The BBC: An Archaeological Mystery Story As Jerusalem Doc Is Pulled From Schedule

From the Commentator:

…A BBC documentary set to air last night has been mysteriously pulled from the broadcaster’s line-up and has so far failed to appear on its online iPlayer service. The programme, entitled, “Jerusalem: An Archaeological Mystery Story” was set to air on BBC Four last night at 9pm but was sharply pulled from the line-up in lieu of a programme called, “The Man Who Discovered Egypt” – a repeat of documentary about the British Egyptologist, Flinders Petrie.

The BBC told The Commentator over its audience participation telephone service that the film was initially brought in to “supplement” the BBC Four series on archaeology and history but that the station’s planning department decided at the last minute that the documentary would not “fit editorially”.

It seems odd that an editorial decision, presumably made some time ago, would suddenly be regarded as so poor that a new programme would need to be pulled from the prime spot at the last moment (in favour of a documentary from last year that was also repeated just last month).

The Jerusalem documentary was even featured in the Radio Times’ “pick of the day’s TV” for Thursday (page 103), where a certain James Gill wrote:

Archaeology is politics in the Middle East. The precarious balance of Muslim, Jewish and Christian holy sites in the ancient heart of Jerusalem is informed as much by what’s below ground as what’s above. Which is why evidence revealed here, suggesting that the Jewish exile from Jerusalem in AD70 may never have actually happened, has such severe ramifications for relations in the region. Long buried in the sands of Galilee and beneath the streets of Jerusalem, film-maker Ilan Ziv explores the archaeological challenges to the traditional narrative of the Jewish Diaspora, and asks what this means for both Israelis and Palestinians today.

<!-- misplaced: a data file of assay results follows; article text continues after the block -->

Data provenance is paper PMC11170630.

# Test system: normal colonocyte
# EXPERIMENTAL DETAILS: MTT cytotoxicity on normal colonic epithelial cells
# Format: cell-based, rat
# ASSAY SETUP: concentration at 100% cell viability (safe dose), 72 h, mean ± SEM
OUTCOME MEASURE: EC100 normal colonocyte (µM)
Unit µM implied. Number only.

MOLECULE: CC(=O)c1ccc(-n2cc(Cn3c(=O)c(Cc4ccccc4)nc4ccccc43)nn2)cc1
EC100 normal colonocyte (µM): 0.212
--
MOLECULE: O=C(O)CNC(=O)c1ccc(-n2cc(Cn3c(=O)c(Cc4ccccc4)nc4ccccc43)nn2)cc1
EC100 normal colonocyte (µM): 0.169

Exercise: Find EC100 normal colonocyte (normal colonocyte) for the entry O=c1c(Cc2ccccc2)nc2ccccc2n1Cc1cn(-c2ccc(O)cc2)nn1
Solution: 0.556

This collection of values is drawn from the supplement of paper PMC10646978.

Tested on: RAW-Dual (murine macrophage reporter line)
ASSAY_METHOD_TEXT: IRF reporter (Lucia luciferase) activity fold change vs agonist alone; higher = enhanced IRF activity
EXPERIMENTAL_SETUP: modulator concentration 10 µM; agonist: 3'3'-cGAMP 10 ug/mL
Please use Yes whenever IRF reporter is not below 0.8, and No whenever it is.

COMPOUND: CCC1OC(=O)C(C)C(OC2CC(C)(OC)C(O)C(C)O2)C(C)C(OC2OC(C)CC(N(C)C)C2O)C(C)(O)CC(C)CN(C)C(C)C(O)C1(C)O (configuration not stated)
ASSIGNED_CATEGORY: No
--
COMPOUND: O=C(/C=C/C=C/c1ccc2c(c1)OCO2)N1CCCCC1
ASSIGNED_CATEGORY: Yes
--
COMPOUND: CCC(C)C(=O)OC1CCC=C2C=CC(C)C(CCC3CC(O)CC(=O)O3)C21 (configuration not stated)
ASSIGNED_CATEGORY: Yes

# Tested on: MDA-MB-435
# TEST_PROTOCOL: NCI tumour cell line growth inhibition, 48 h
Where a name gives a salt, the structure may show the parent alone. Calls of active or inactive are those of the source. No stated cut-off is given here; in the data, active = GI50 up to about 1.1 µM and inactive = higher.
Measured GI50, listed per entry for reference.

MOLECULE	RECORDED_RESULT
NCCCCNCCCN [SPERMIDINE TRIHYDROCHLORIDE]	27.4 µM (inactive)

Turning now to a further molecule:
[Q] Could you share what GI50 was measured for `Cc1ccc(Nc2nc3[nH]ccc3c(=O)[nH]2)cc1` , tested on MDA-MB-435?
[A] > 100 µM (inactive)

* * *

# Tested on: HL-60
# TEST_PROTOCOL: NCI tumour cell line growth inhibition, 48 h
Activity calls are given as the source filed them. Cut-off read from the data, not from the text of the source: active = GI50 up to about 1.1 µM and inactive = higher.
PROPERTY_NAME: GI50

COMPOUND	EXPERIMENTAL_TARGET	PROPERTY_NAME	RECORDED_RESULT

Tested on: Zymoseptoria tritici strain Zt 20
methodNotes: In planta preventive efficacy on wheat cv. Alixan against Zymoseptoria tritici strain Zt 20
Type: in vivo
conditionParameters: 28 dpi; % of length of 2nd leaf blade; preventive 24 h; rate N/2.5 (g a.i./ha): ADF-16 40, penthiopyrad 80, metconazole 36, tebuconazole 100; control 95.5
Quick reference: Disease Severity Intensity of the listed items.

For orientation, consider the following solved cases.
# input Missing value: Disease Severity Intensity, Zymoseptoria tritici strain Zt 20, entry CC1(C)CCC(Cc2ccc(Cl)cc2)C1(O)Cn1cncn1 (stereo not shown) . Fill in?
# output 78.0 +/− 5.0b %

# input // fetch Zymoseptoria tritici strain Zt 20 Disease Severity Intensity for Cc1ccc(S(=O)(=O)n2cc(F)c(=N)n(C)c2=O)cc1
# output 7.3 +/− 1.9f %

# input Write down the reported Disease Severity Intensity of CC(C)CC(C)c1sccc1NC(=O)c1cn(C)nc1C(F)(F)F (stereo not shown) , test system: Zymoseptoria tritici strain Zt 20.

Despite the film’s title, I suspect that it is concerned with a somewhat wider subject than Jewish exclusion from the city of Jerusalem either after 70 CE (debated) or after the disastrous Jewish revolt of 135 CE (generally accepted). The relevant issue, so far as any discussion of the Diaspora is concerned, is the extent to which there was a continuing Jewish presence in the wider area of Palestine after 135 CE. According to Doron Mendels of the Hebrew University (The Rise and Fall of Jewish Nationalism, page 388):

According to [the Roman historian Cassius] Dio 580,000 Jews fell in battles. More Jews were killed, and many others were sold as slaves during the aftermath of the war… If we can believe later Jewish traditions, the Romans also enacted restrictive laws on the Jews in Palestine, such as the ban on circumcision and a prohibition against reading the Torah in the public. The result was an additional terrible blow for the Jews in Palestine, and the strengthening of the non-Jewish population of the country… Provincia Judaea became Syria Paleastina, and Aelia Capitolina was founded with a pagan temple in its midst.

The interesting questions, of course, are to what extent we can indeed “believe later Jewish traditions”, and to what extent the effects of the war and its aftermath really prompted Jewish inhabitants of Judea to go into exile, given that there was no decree actually expelling them. Certainly, a continuing presence in Galilee for centuries afterwards isn’t even a controversial prospect, as I noted here.

The BBC’s own blurb for Ziv’s documentary (the Radio Times is no longer published by the BBC) describes it slightly differently:

The exile of the Jewish people has played a central role in Christian and Jewish theology for nearly 2,000 years, even being mentioned in Israel’s national anthem and its declaration of independence. But what if the exile never actually happened?